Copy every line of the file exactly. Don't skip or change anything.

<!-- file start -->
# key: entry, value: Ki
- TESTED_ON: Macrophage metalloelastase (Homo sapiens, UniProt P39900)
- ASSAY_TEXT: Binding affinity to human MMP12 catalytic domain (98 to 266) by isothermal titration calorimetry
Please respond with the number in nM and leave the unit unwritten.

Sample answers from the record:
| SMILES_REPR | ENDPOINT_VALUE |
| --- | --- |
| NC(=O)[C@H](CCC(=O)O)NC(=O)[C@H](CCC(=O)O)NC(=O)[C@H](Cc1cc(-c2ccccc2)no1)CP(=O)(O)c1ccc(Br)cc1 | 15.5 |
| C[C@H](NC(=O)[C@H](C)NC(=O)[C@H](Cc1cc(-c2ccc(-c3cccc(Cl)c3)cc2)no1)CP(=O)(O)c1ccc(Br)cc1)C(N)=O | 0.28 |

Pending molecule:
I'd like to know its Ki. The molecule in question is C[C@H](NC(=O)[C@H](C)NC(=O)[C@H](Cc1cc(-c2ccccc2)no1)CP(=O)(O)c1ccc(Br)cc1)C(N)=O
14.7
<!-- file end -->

# key: entry, value: Ki
- TESTED_ON: Macrophage metalloelastase (Homo sapiens, UniProt P39900)
- ASSAY_TEXT: Binding affinity to human MMP12 catalytic domain (98 to 266) by isothermal titration calorimetry
Please respond with the number in nM and leave the unit unwritten.

Sample answers from the record:
| SMILES_REPR | ENDPOINT_VALUE |
| --- | --- |
| NC(=O)[C@H](CCC(=O)O)NC(=O)[C@H](CCC(=O)O)NC(=O)[C@H](Cc1cc(-c2ccccc2)no1)CP(=O)(O)c1ccc(Br)cc1 | 15.5 |
| C[C@H](NC(=O)[C@H](C)NC(=O)[C@H](Cc1cc(-c2ccc(-c3cccc(Cl)c3)cc2)no1)CP(=O)(O)c1ccc(Br)cc1)C(N)=O | 0.28 |

Pending molecule:
I'd like to know its Ki. The molecule in question is C[C@H](NC(=O)[C@H](C)NC(=O)[C@H](Cc1cc(-c2ccccc2)no1)CP(=O)(O)c1ccc(Br)cc1)C(N)=O
14.7